West Coast Digital Technologies forum at Zeehan Primary School to engage teachers with modern technology


West Coast Digital Technologies forum at Zeehan Primary School to engage teachers with modern technology

life-style, zeehan primary school, digital technology, mining, rosebery, queenstown, strahan, adrian bertolini, sharon woodberry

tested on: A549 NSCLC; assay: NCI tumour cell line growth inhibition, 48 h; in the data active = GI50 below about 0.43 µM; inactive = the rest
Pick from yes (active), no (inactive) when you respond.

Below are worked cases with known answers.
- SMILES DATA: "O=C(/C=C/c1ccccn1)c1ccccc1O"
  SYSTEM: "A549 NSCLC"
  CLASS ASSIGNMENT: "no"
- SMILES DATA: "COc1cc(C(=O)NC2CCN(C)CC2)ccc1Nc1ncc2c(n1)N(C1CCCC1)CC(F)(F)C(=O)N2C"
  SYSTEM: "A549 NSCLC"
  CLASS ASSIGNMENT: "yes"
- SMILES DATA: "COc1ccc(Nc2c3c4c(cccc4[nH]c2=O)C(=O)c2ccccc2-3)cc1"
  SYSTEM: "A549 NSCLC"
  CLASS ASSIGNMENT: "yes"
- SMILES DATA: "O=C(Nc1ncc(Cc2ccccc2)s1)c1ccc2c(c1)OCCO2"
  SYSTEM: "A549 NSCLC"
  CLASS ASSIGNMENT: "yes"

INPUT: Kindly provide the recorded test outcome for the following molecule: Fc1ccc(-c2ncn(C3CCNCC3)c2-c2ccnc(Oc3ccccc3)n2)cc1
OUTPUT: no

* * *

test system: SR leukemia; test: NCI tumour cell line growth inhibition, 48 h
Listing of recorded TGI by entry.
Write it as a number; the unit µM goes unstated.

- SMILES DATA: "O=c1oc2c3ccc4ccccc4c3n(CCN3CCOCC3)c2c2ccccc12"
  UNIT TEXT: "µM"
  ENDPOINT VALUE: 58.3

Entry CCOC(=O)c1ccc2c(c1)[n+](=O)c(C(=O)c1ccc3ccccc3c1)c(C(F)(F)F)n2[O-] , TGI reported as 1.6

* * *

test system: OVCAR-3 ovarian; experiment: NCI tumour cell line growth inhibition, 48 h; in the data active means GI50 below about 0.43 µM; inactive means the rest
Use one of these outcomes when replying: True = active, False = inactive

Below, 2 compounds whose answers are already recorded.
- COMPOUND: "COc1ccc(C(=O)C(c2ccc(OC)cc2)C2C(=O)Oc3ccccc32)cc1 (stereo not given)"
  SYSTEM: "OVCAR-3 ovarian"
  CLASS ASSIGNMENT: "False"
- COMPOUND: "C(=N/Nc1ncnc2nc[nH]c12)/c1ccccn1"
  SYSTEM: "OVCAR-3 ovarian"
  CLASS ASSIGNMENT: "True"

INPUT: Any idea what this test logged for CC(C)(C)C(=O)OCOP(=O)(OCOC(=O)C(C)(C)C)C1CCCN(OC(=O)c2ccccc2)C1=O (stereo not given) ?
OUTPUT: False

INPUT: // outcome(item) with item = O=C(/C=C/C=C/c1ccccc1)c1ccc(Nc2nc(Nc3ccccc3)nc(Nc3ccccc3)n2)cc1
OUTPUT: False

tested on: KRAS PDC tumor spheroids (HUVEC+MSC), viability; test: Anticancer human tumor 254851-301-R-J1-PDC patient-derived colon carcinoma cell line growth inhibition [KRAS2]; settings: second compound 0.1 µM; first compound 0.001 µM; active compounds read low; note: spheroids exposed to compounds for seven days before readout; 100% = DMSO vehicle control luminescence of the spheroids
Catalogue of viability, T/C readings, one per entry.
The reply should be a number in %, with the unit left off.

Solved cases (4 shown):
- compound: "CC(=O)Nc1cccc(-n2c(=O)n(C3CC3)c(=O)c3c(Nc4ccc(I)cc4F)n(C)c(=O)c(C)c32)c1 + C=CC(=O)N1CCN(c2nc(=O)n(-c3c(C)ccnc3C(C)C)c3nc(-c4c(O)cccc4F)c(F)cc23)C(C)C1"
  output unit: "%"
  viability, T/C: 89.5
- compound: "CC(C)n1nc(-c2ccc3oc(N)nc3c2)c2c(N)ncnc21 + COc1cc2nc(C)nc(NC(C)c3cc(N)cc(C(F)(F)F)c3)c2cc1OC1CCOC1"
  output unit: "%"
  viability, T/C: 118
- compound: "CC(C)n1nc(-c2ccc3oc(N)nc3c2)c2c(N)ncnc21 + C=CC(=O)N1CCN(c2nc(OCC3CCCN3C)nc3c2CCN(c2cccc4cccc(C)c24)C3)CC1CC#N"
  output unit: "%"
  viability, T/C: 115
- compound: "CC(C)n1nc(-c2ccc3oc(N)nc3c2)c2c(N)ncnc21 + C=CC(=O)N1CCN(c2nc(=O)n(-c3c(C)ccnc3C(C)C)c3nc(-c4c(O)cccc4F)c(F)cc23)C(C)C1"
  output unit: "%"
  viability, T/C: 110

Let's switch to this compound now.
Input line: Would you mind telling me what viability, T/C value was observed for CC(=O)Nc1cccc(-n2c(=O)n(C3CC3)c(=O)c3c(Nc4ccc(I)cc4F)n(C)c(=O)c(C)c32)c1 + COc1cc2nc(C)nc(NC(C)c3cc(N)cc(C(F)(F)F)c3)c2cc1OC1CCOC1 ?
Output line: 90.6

West Coast teachers will be encouraged to think about how modern technology can be used to engage students tomorrow. About 60 teachers from Zeehan, Rosebery Strahan and Queenstown are expected to attend the West Coast Digital Technologies forum being held at the Zeehan Primary School throughout the day. The forum is run by Intuyu Consulting, an education firm with a focus on promoting learning through technology, and founder Dr Adrian Bertolini said the forum is about providing teachers with the tools to implement the use of technologies in the classroom. Dr Bertolini has an engineering PhD and a computer science degree, and realised many students were leaving school without some essential skills when he taught aerospace engineering at RMIT. “I was literally teaching rocket science,” Dr Bertolini said. “The students needed to be top ten per cent of all the high schools in the state and they came to university and they struggled. “We would lose 30 per cent of them in the first year and that was an issue for me. Here are these students who have done really well, and they hit uni and they fail for the first time.” Dr Bertolini said that experience led him to found Intuyu in an attempt to provide students with the necessary skills of modern technology before they get to university. “My keynote [at the forum] is really about the world we are preparing students for, and how does one plan for this?” Zeehan Primary School principal Sharon Woodberry said the forum will be a starting point for teachers to better engage their students. “It is the future isn’t it,” Ms Woodberry said. “For early career teachers, this is their world. This is what they can grab and really engage their kids , they can integrate digital technology with their math and english and science. “The more you provide [students] with opportunities, the more they can use it to apply to their own interests.” Ms Woodberry said it was particularly important on the West Coast, which is home to industries where students’ parents might work but which likely be automated by the time they hit the job market. “We are remote, but we are connected with the wider world,” “We’ve got huge industries that are in that world of digital technologies and we need to be in the mindset of changing what our jobs are. “We don’t know what the jobs will be, we don’t what the skills needed will be.” She said that for that reason, it was important the schools on the West Coast continue to work together. “We won’t solve it tomorrow, but we’ll keep working on it.” While you’re with us, did you know that you can now sign up to receive breaking news updates and daily headlines direct to your inbox? Sign up here.

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